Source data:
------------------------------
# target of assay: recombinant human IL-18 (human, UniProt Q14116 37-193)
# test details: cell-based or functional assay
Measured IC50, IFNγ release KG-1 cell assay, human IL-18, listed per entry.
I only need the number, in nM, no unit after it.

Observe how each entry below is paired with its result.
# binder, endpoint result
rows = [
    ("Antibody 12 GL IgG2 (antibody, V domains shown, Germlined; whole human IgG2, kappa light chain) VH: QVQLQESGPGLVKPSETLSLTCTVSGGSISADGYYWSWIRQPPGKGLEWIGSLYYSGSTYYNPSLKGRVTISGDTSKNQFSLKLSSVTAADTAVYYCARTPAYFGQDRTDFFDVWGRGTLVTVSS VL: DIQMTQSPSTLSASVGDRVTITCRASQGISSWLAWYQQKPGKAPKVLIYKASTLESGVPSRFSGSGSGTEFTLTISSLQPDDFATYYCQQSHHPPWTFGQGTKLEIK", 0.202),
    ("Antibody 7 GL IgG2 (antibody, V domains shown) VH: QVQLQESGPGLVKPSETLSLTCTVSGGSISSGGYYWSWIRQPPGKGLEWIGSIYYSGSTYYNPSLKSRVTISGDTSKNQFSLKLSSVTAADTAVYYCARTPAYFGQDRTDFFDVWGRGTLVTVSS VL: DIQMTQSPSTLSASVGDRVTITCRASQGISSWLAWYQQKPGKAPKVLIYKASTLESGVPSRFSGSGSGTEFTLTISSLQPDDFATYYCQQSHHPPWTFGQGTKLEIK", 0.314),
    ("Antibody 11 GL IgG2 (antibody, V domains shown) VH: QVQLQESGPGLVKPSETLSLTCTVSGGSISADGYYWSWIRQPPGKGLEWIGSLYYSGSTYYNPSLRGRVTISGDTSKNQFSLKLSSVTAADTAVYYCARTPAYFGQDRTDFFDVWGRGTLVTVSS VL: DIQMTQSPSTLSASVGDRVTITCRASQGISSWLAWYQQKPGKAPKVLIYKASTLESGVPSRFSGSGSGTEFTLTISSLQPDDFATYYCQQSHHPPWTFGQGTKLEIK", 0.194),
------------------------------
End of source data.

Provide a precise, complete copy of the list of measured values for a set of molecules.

# target of assay: recombinant human IL-18 (human, UniProt Q14116 37-193)
# test details: cell-based or functional assay
Measured IC50, IFNγ release KG-1 cell assay, human IL-18, listed per entry.
I only need the number, in nM, no unit after it.

Observe how each entry below is paired with its result.
# binder, endpoint result
rows = [
    ("Antibody 12 GL IgG2 (antibody, V domains shown, Germlined; whole human IgG2, kappa light chain) VH: QVQLQESGPGLVKPSETLSLTCTVSGGSISADGYYWSWIRQPPGKGLEWIGSLYYSGSTYYNPSLKGRVTISGDTSKNQFSLKLSSVTAADTAVYYCARTPAYFGQDRTDFFDVWGRGTLVTVSS VL: DIQMTQSPSTLSASVGDRVTITCRASQGISSWLAWYQQKPGKAPKVLIYKASTLESGVPSRFSGSGSGTEFTLTISSLQPDDFATYYCQQSHHPPWTFGQGTKLEIK", 0.202),
    ("Antibody 7 GL IgG2 (antibody, V domains shown) VH: QVQLQESGPGLVKPSETLSLTCTVSGGSISSGGYYWSWIRQPPGKGLEWIGSIYYSGSTYYNPSLKSRVTISGDTSKNQFSLKLSSVTAADTAVYYCARTPAYFGQDRTDFFDVWGRGTLVTVSS VL: DIQMTQSPSTLSASVGDRVTITCRASQGISSWLAWYQQKPGKAPKVLIYKASTLESGVPSRFSGSGSGTEFTLTISSLQPDDFATYYCQQSHHPPWTFGQGTKLEIK", 0.314),
    ("Antibody 11 GL IgG2 (antibody, V domains shown) VH: QVQLQESGPGLVKPSETLSLTCTVSGGSISADGYYWSWIRQPPGKGLEWIGSLYYSGSTYYNPSLRGRVTISGDTSKNQFSLKLSSVTAADTAVYYCARTPAYFGQDRTDFFDVWGRGTLVTVSS VL: DIQMTQSPSTLSASVGDRVTITCRASQGISSWLAWYQQKPGKAPKVLIYKASTLESGVPSRFSGSGSGTEFTLTISSLQPDDFATYYCQQSHHPPWTFGQGTKLEIK", 0.194),